Fantastic Flinders Finale


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Oceania » Australia » South Australia » Flinders Ranges
September 30th 2020
Published: October 1st 2020
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Reached the top of Billy Goat RidgeReached the top of Billy Goat RidgeReached the top of Billy Goat Ridge

Bendleby Ranges, South Australia
On Friday night I set my alarm for 6am to make sure I wasn’t late for my 7am booking. Awake in the morning and ready with plenty of time to spare, I headed out to the airstrip for my scenic flight. There was a minimum of 2 people on the flights, so I had booked onto a flight that already had someone booked in. However, when I got there the other person (or people) never showed, so I was left with the option of missing out or paying for 2 seats. I opted for the latter – expensive, yes, but I hoped it would be worth it.

The pilot Hugh was a pleasant chap and he said it was a perfect morning for a flight. A couple of clouds over Wilpena Pound, but no wind. And he was right. It was an awesome view from up there. We started by flying along the Chace Ranges before heading up over Wilpena Pound. The Pound is impressive from the ground, but from above it is amazing. It looks like someone has moulded a bowl out of clay. We then headed along the Heysen Range, looking at Bunyeroo, Brachina and Parachilna Gorges before
Wilpena Pound from the airWilpena Pound from the airWilpena Pound from the air

Rawnsley Park Station, South Australia
turning around and crossing Wilpena Pound again, this time north to south. With that, the 45 minute flight was done and we landed back at the airstrip safely. This was definitely a highlight of the trip. I’m not sure if it was as good as the Uluru sunset flight, but it was pretty close!

Before returning to the cabin to cook breakfast, I went to pick up the key for the driving track. At reception, I found out that the 4-wheel-drive track was now open, so I was going to do both. They were not as long as Skytrek, so it should only take about 4 hours. So I had time to use the kitchen in the cabin to cook a proper breakfast. I have to admit, flying on an empty stomach, quickly shifting from side to side taking photos, left me a bit queasy so I waited until my stomach settled. While I waited, I made a couple of sandwiches to take with me for lunch. With breakfast done, it was time to head out.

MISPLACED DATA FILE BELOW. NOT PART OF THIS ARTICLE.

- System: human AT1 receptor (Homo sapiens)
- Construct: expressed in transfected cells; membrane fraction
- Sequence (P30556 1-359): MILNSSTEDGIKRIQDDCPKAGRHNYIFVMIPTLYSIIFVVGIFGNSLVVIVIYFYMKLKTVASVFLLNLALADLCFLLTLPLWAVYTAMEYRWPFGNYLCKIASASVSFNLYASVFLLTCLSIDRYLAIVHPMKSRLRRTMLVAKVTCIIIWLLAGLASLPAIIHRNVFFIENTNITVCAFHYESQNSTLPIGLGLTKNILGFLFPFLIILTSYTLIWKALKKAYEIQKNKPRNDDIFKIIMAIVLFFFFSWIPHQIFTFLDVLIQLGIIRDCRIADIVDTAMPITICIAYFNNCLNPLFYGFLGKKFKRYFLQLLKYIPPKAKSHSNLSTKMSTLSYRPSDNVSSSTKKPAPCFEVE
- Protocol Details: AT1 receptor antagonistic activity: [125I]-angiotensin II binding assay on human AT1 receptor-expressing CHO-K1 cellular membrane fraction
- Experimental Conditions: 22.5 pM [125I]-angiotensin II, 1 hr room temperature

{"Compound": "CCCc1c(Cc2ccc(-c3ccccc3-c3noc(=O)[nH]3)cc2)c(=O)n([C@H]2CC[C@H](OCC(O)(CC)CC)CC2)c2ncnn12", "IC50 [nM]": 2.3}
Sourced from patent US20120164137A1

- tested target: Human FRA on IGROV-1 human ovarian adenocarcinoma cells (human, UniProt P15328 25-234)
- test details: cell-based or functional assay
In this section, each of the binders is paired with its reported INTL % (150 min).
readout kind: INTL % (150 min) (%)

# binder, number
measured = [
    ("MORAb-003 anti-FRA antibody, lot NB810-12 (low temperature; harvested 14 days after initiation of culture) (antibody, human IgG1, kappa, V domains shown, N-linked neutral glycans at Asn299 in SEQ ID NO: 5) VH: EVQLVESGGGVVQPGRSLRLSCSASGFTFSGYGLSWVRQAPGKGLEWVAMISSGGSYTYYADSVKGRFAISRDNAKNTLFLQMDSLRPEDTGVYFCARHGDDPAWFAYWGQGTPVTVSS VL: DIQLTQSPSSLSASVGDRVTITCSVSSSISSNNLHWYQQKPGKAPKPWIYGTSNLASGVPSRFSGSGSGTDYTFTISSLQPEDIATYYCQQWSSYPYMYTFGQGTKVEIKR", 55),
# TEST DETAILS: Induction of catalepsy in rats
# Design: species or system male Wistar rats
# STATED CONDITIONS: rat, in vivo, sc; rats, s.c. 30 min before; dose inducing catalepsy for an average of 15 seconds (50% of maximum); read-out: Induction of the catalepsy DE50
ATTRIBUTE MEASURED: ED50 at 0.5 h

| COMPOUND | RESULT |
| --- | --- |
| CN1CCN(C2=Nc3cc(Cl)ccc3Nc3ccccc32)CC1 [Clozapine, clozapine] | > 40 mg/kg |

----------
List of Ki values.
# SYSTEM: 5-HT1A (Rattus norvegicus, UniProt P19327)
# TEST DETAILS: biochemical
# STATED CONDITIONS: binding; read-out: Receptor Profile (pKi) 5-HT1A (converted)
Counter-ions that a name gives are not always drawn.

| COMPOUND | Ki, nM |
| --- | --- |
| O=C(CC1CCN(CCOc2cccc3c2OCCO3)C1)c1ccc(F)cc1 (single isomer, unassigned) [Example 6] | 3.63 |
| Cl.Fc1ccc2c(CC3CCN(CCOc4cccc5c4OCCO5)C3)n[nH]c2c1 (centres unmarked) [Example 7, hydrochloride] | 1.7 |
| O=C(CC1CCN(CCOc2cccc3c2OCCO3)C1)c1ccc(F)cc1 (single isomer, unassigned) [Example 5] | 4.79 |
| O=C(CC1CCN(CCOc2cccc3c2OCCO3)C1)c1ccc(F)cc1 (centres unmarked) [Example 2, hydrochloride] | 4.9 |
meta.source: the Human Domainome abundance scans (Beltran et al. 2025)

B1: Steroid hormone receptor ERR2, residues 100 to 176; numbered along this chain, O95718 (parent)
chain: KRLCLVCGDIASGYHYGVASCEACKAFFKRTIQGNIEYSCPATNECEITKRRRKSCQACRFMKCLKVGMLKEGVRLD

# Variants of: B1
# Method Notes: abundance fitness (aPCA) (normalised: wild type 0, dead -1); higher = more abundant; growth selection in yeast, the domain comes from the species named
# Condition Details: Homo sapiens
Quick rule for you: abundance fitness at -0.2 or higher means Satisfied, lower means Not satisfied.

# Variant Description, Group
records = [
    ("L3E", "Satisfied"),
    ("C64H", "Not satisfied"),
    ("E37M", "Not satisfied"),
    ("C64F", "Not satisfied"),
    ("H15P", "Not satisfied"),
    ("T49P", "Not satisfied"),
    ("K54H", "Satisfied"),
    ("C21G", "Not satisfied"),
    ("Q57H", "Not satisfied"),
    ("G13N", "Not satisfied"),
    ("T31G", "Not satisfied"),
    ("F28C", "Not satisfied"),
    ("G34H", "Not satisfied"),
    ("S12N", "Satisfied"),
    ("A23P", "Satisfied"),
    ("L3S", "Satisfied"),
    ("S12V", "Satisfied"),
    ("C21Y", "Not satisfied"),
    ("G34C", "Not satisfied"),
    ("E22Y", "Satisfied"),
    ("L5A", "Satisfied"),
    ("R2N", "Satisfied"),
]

The all-wheel-drive track was pretty simple, although there was one section that I would have been hesitant to do in an all-wheel-drive
Descending from Pat's PeakDescending from Pat's PeakDescending from Pat's Peak

Bendleby Ranges, South Australia
without low-range. It was a steep descent, but as it was the only one, I guess it would have been okay to ride the brakes. It was a pleasant drive through some diverse countryside. There were stops pointing out the various types of trees along the way, but as these were all trees that had been pointed out on Skytrek on Thursday, I didn’t stop very often.

I then drove down the road a bit to the end of the 4-wheel-drive track. I’m not sure why, but the track is now done in reverse order. The track is much shorter than the all-wheel-drive track, but definitely more fun. There were some steep ascents and descents, but the track surface was pretty good so it wasn’t difficult and low-range handled them with ease. But there were some great views on the top of the hills. One of the hills had a picnic table that would have been a great place to eat lunch… if I’d remembered to bring my sandwiches with me! So I did the track and returned to the cabin for a late lunch.

On Sunday morning I checked out but as I had plenty of time,
Rawnsley Bluff, Wilpena PoundRawnsley Bluff, Wilpena PoundRawnsley Bluff, Wilpena Pound

Rawnsley Park Station, South Australia
I stayed at Rawnsley Park and went on one of the many walks. There are some long ones up to Wilpena Pound that I would like to do on a future visit, but I only wanted to spend the morning, so I opted for a walk out to the Pine Cave. It started with a walk up to Alison Saddle, an easy uphill climb with good views of Rawnsley Bluff to the north and Elders Range to the south. I turned east and headed along the ridge, on a rocky path that was easy to lose track of. The track finished at a small cave among the pine trees. I walked back along the flat walking track south of the hill before returning to my car via Alison Saddle. The walk was only 2 hours, but it was really nice. The views from the hill were great, and the walk through the trees had lots of birds.